Trendism & cognitive stagnation

John Ohno
3 min readMay 26, 2018

(This is a follow-up to Against Trendism)

Basing visibility on popularity is a uniquely awful version of ‘tyrrany of the majority’ because uncommon views become invisible, even if, were they to start on an even playing field, they would become popular.

In this way, it encourages mental stasis: since ranking is based on an immediate appraisal of how popular something already is, and visibility is based therefore on past shallow popularity, there’s no room for rumination.

This is NOT an attribute of ‘technology’ or ‘social media’, but an attribute of visibility systems based on immediate ranking. Visibility systems based on ranking delayed by, say, three days, or with the top 25% most popular posts elided, would be fine.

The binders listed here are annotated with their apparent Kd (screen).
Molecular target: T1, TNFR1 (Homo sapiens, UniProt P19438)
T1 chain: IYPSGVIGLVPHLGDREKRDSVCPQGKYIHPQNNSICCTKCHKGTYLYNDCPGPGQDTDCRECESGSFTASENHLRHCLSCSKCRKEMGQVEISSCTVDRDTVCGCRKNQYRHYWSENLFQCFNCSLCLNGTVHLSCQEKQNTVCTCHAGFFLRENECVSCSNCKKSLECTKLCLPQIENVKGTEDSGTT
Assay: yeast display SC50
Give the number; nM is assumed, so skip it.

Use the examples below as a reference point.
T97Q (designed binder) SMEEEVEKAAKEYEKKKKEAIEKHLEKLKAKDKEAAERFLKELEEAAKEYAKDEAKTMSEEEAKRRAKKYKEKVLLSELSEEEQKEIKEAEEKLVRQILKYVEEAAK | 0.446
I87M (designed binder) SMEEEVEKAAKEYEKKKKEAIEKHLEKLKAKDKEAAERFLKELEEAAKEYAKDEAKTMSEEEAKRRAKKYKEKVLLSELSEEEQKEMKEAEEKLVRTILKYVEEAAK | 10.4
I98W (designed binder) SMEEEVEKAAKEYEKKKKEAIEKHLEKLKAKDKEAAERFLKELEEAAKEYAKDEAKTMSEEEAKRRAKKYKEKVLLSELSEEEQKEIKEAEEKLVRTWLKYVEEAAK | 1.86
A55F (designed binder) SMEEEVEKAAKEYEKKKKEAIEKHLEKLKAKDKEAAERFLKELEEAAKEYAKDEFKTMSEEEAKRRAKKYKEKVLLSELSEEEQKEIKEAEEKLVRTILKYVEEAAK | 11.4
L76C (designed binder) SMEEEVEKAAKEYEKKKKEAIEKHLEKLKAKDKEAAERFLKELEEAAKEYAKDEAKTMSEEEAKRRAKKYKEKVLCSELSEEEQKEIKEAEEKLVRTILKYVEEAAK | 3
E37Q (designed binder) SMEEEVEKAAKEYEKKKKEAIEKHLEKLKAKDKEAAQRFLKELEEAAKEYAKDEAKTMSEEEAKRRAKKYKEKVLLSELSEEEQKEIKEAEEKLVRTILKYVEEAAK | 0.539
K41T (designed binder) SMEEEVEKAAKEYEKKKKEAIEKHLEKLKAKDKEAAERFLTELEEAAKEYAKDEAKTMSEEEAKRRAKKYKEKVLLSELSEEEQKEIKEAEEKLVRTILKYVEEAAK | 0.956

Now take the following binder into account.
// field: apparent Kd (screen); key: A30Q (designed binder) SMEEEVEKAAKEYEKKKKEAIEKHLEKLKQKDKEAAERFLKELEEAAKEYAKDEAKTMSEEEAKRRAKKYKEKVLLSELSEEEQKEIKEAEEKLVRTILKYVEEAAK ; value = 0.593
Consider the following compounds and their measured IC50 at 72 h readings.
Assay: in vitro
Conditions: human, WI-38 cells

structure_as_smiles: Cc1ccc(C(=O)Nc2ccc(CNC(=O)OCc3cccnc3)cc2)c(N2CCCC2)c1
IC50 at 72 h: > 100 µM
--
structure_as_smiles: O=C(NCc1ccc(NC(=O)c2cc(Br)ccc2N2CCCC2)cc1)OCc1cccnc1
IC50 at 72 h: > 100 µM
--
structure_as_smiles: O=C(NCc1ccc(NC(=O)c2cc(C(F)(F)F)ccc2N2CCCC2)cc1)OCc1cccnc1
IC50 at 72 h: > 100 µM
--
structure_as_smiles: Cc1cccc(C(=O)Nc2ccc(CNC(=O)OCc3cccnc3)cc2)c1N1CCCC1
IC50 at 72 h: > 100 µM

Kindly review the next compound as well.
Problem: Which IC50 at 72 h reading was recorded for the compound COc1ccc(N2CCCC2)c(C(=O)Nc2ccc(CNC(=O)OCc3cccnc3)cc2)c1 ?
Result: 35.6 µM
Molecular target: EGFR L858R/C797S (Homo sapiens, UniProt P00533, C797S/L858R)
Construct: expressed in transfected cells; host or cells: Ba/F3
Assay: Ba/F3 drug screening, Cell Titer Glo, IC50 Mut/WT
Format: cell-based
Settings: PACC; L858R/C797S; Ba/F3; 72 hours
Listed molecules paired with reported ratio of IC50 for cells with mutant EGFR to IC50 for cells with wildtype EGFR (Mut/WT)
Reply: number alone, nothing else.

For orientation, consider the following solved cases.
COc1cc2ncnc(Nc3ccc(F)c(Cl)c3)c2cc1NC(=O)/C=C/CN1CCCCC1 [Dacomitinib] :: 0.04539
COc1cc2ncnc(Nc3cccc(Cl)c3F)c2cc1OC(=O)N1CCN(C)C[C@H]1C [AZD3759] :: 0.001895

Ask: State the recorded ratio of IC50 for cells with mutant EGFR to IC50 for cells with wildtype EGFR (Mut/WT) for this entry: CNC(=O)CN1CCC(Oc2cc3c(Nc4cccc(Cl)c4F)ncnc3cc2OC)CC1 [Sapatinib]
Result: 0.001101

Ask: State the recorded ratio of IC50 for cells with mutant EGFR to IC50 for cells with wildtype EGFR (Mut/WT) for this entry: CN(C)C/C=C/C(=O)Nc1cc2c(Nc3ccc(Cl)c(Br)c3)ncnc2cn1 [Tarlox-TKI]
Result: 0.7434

Our capacity to imagine new possibilities is based largely on our familiarity with the bounds of possibility space — we can only imagine views that are in the neighborhood of views we’ve heard expressed in the past. So, making the already-unpopular invisible limits imagination.

(There are hacks we can use to make it possible to imagine views nobody has ever held. We can make random juxtapositions, impose meaning on them, and then figure out a justification for them — like tarot reading. Or, we can merely iterate from some basic idea, getting more and more extreme, while internalizing the perspective of each iteration as something someone could possibly believe in good faith. The former — the bibliomancy approach — is common in experimental…

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John Ohno

Resident hypertext crank. Author of Big and Small Computing: Trajectories for the Future of Software. http://www.lord-enki.net